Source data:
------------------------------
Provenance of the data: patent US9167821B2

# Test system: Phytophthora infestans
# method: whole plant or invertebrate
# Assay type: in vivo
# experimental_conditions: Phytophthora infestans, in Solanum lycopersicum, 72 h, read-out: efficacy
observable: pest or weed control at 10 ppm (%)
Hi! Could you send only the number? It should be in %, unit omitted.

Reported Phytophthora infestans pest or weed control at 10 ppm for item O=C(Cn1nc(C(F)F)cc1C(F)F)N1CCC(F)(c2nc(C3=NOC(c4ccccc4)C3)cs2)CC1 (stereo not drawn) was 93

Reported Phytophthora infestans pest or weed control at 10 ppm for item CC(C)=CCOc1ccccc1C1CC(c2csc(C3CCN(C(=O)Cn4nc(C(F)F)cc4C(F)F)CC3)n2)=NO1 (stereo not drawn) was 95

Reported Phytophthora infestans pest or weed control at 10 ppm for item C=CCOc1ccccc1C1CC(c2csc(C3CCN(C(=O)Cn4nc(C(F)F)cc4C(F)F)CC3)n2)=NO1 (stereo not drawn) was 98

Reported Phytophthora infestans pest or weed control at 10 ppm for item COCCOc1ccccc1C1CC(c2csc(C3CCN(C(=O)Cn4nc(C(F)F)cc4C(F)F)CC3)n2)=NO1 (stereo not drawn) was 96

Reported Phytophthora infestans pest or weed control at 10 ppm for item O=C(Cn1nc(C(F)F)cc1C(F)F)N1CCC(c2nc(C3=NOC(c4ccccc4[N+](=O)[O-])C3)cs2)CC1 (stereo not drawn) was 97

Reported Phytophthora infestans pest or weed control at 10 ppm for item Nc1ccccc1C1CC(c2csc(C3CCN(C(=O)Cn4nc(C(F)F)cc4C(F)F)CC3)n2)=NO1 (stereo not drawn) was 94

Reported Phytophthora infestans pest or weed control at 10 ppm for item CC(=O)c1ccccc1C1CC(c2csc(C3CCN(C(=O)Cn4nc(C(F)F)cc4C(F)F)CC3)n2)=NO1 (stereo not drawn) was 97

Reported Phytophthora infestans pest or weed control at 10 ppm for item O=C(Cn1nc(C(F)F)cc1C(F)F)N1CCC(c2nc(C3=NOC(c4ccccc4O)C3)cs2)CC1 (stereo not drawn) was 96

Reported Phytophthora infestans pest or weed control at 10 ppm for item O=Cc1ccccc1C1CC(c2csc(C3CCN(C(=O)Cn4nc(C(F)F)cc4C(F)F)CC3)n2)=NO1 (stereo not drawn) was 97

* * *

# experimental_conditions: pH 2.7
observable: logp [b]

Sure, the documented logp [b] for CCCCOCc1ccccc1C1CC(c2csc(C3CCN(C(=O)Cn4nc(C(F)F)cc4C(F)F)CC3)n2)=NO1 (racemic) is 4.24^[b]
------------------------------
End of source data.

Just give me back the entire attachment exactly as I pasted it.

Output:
Provenance of the data: patent US9167821B2

# Test system: Phytophthora infestans
# method: whole plant or invertebrate
# Assay type: in vivo
# experimental_conditions: Phytophthora infestans, in Solanum lycopersicum, 72 h, read-out: efficacy
observable: pest or weed control at 10 ppm (%)
Hi! Could you send only the number? It should be in %, unit omitted.

Reported Phytophthora infestans pest or weed control at 10 ppm for item O=C(Cn1nc(C(F)F)cc1C(F)F)N1CCC(F)(c2nc(C3=NOC(c4ccccc4)C3)cs2)CC1 (stereo not drawn) was 93

Reported Phytophthora infestans pest or weed control at 10 ppm for item CC(C)=CCOc1ccccc1C1CC(c2csc(C3CCN(C(=O)Cn4nc(C(F)F)cc4C(F)F)CC3)n2)=NO1 (stereo not drawn) was 95

Reported Phytophthora infestans pest or weed control at 10 ppm for item C=CCOc1ccccc1C1CC(c2csc(C3CCN(C(=O)Cn4nc(C(F)F)cc4C(F)F)CC3)n2)=NO1 (stereo not drawn) was 98

Reported Phytophthora infestans pest or weed control at 10 ppm for item COCCOc1ccccc1C1CC(c2csc(C3CCN(C(=O)Cn4nc(C(F)F)cc4C(F)F)CC3)n2)=NO1 (stereo not drawn) was 96

Reported Phytophthora infestans pest or weed control at 10 ppm for item O=C(Cn1nc(C(F)F)cc1C(F)F)N1CCC(c2nc(C3=NOC(c4ccccc4[N+](=O)[O-])C3)cs2)CC1 (stereo not drawn) was 97

Reported Phytophthora infestans pest or weed control at 10 ppm for item Nc1ccccc1C1CC(c2csc(C3CCN(C(=O)Cn4nc(C(F)F)cc4C(F)F)CC3)n2)=NO1 (stereo not drawn) was 94

Reported Phytophthora infestans pest or weed control at 10 ppm for item CC(=O)c1ccccc1C1CC(c2csc(C3CCN(C(=O)Cn4nc(C(F)F)cc4C(F)F)CC3)n2)=NO1 (stereo not drawn) was 97

Reported Phytophthora infestans pest or weed control at 10 ppm for item O=C(Cn1nc(C(F)F)cc1C(F)F)N1CCC(c2nc(C3=NOC(c4ccccc4O)C3)cs2)CC1 (stereo not drawn) was 96

Reported Phytophthora infestans pest or weed control at 10 ppm for item O=Cc1ccccc1C1CC(c2csc(C3CCN(C(=O)Cn4nc(C(F)F)cc4C(F)F)CC3)n2)=NO1 (stereo not drawn) was 97

* * *

# experimental_conditions: pH 2.7
observable: logp [b]

Sure, the documented logp [b] for CCCCOCc1ccccc1C1CC(c2csc(C3CCN(C(=O)Cn4nc(C(F)F)cc4C(F)F)CC3)n2)=NO1 (racemic) is 4.24^[b]